Music connection organisation presents a  global female DJ stars Heidi and Kim Ann Foxman supported by the locals Tijana T and Kristijan Molnar on the 16th of April at DEPO warehouse.

zurka depo

Last time we had an opportunity to hear these two ladies playing b2b DJ set was on Exit’s Dance arena.  Maybe a reminder is due.  Tickets can be purchased at all Eventimbox office as well as online at

Kim Ann Foxman tends to be frustrated with the norm. “I sometimes get worried that there are no longer enough freaks in the world.’ she grumbles ‘I love Grace Jones because she has ‘balls’ and she’s the last alien on earth.” This adopted New Yorker is screaming for the dance industry to shake its style like Grace. “Her presence is so huge, any little thing she does, you can feel her each and every move.” And it is this sense of vitality that Foxman will expand in the next chapter of her remarkable career.

Foxman has now gone full circle. She’s stepped away from singing with New York’s neo-disco collective Hercules and Love Affair to return to her fundamental passions: rocking clubs as a DJ and producing raw electronic music. Channeling such a revived focus she’s also unleashing a brand new record label – Firehouse – in a promising collaboration with London based music and art label The Vinyl Factory.

“Early this year I ‘ve moved into an amazing space in Brooklyn, which is an old firehouse. It is my base. My friends come over and I have a studio there now. I find the name ‘Firehouse’ very telling . I want to represent New York, represent its flavour and be a part of the music history that is so abundant here.”

She’s on the lookout  for the freshest tracks: “I will embrace music that I feel. It’s gotta have vibes! It’s gotta have passion! It’s gotta have heart!’ she announces with a smile.

From an early age Kim Ann found her sense of creativity jammed open: “My mom has a beautiful singing voice. Her family is from the Philippines and they are all very musical. So when I was six-years-old they built a stage in the basement so we could do a talent contest at family reunion. I remember my awesome transgendered uncles would perform a pageant in bathing suits with lip-syncing performances. My cousin would do a break dance, and I remember being so jealous because I wanted to break dance too. But instead I was forced to sing ‘The Greatest Love of All’ by Whitney Houston. Although I love that song ­ it’s a really too big a song for a six-year-old to sing… in fact for anyone to sing!”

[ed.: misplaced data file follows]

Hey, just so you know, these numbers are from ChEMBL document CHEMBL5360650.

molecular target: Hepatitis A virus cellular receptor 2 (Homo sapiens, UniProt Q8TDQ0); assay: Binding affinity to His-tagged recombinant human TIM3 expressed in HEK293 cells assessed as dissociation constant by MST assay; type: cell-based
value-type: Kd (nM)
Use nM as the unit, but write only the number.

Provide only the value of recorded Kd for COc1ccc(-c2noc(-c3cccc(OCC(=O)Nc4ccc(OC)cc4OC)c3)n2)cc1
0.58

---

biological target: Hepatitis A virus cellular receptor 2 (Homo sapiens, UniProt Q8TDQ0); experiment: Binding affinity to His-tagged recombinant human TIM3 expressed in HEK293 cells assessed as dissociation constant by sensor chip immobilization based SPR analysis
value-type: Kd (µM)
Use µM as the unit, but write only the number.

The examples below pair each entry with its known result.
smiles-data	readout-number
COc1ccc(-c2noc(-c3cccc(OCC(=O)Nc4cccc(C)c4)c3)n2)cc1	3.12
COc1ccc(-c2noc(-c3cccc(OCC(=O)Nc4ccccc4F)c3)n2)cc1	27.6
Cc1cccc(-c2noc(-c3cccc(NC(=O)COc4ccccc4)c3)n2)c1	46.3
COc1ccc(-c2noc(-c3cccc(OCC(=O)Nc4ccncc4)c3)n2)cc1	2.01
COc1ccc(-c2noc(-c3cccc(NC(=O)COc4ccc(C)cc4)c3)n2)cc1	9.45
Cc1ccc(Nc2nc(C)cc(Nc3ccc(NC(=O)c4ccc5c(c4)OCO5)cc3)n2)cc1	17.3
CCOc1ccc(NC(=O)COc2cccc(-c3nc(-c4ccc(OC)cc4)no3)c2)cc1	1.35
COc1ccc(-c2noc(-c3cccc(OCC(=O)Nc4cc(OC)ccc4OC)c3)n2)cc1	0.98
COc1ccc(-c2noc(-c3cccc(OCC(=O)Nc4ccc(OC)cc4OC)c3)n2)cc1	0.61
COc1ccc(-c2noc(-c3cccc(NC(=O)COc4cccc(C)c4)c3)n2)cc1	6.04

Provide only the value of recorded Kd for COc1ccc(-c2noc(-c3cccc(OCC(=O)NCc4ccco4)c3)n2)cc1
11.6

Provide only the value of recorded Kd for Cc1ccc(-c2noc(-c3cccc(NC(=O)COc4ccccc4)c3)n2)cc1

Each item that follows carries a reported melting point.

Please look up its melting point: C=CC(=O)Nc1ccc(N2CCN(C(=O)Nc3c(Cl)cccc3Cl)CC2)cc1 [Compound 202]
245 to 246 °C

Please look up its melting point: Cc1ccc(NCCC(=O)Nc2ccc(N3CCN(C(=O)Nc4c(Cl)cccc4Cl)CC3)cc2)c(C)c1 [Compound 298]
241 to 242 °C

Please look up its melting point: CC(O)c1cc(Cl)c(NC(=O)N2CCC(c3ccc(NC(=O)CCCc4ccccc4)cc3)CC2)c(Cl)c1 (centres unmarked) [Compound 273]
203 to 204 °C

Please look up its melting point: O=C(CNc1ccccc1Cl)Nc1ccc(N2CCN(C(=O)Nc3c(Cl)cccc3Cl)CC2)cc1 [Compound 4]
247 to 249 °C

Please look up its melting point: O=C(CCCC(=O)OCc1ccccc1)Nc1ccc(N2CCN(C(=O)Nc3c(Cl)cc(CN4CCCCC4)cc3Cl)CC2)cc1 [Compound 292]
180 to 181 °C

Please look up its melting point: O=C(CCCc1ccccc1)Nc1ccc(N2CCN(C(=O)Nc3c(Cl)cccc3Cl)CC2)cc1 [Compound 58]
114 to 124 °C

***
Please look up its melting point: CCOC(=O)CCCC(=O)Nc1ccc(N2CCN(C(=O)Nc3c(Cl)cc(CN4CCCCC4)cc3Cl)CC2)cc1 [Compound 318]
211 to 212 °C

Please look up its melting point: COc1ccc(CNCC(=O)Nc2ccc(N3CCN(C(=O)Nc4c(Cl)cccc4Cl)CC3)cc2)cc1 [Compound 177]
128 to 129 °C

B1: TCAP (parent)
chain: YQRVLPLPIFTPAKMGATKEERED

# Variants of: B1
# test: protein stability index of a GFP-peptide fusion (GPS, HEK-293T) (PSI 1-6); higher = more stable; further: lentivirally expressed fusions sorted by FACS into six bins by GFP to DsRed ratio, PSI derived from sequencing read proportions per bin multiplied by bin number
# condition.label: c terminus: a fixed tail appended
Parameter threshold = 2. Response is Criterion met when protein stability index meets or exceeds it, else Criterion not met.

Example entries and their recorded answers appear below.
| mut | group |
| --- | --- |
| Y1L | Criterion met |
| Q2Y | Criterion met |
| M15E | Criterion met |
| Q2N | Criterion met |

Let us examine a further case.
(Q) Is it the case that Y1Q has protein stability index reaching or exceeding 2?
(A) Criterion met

From then on her childhood was dotted with Latin freestyle music and afternoons in repetitive rewinding of cassettes pulsing with idols like Snap!, Shannon, Lisa Lisa and Cult Jam and Technotronic. As a teenager she moved to San Francisco where she began collecting underground records, and she eventually found herself on stage hammering a sampler and singing in a two -men electronic band.  In her 20s Kim moved to New York and evolved into a vinyl DJ with a deep respect for techno pioneers like Kevin Saunderson and underground House sounds of artists like Murk: “I grew up loving songs with drum machines, and that seems to have  gotten my ears well tuned ,  she nods, ‘that was always my jam.”

Over the last two years she has been incubating and writing in seclusion. But having recently remixed (amongst others) the XX, and also collaborated with Maya Jane Coles, and Nick Anthony Simoncino’s alias Ron Jason, now seems to be  the perfect time for Foxman to unfurl into her own space. “I’ve been having a lot of fun by making the production more about the process and events than ever before. I’ve not been afraid to get really weird and experimental which has made things really exciting, and it keeps things afresh. I’m creating my own samples and paying close attention  to it, creating special moments, creating my own adventures ”